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Being in the pump industry for over a half century now, I no longer believe "you get what you pay for". I now believe the more you pay the more you get screwed. Some of the most expensive water pump systems, like with VFD control are the least reliable and shortest lived.

I actually own the patent on the in well pressure tank, and agree the "tank" in the well is not "reliable". However, a submersible pump can be very reliable. Jet pumps or subs, cycling on and off is what destroys most pumps. Jet pumps have a larger diameter fan cooled motor which can take a lot more cycling on/off than a submersible. By eliminating the cycling on and off both type pumps will be much more reliable and last 400% to600% longer.

You can even use one of the really inexpensive pumps like the Hallmark 1HP for about 170 bucks. Even these pumps are lasting a long time when controlled by a Cycle Stop Valve and do not cycle on and off repeatedly. With a submersible and a pitless adapter there is nothing to freeze and the CSV and tank can be in the house, which makes a much more dependable system than the in well tank.

Thank you very much
Being in the pump industry for over a half century now, I no longer believe "you get what you pay for". I now believe the more you pay the more you get screwed. Some of the most expensive water pump systems, like with VFD control are the least reliable and shortest lived.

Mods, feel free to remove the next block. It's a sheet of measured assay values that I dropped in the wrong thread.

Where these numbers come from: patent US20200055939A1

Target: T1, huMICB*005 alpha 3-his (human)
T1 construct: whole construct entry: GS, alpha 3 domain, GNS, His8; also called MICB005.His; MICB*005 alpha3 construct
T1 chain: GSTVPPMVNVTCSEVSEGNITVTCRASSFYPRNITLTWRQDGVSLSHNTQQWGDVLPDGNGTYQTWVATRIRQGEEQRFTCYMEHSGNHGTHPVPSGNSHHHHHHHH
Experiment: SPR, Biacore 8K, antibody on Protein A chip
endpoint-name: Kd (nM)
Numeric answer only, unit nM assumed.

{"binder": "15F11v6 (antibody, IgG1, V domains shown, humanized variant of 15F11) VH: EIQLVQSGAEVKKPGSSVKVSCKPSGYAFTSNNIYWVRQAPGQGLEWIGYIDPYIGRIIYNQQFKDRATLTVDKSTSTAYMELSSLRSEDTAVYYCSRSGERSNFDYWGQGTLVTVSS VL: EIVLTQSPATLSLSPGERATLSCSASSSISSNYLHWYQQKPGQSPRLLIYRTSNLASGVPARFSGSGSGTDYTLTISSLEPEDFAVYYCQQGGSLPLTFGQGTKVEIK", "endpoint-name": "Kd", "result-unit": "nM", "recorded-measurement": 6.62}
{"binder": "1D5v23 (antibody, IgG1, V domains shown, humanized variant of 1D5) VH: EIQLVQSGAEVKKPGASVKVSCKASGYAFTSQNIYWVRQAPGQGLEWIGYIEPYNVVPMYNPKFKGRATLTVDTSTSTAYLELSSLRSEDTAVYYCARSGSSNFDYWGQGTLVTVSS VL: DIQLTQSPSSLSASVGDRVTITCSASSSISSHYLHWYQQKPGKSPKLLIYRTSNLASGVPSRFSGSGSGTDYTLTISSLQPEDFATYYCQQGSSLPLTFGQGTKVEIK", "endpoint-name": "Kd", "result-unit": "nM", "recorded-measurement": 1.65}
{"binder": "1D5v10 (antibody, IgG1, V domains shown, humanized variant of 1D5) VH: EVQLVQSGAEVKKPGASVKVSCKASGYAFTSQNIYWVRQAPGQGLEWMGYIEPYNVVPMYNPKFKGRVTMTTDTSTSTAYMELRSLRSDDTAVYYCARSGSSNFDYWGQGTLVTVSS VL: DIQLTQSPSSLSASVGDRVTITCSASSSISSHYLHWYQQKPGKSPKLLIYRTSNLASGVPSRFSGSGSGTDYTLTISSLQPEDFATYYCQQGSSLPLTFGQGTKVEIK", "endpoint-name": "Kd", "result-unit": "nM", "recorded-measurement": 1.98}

I actually own the patent on the in well pressure tank, and agree the "tank" in the well is not "reliable". However, a submersible pump can be very reliable. Jet pumps or subs, cycling on and off is what destroys most pumps. Jet pumps have a larger diameter fan cooled motor which can take a lot more cycling on/off than a submersible. By eliminating the cycling on and off both type pumps will be much more reliable and last 400% to600% longer.

You can even use one of the really inexpensive pumps like the Hallmark 1HP for about 170 bucks. Even these pumps are lasting a long time when controlled by a Cycle Stop Valve and do not cycle on and off repeatedly. With a submersible and a pitless adapter there is nothing to freeze and the CSV and tank can be in the house, which makes a much more dependable system than the
Being in the pump industry for over a half century now, I no longer believe "you get what you pay for". I now believe the more you pay the more you get screwed. Some of the most expensive water pump systems, like with VFD control are the least reliable and shortest lived.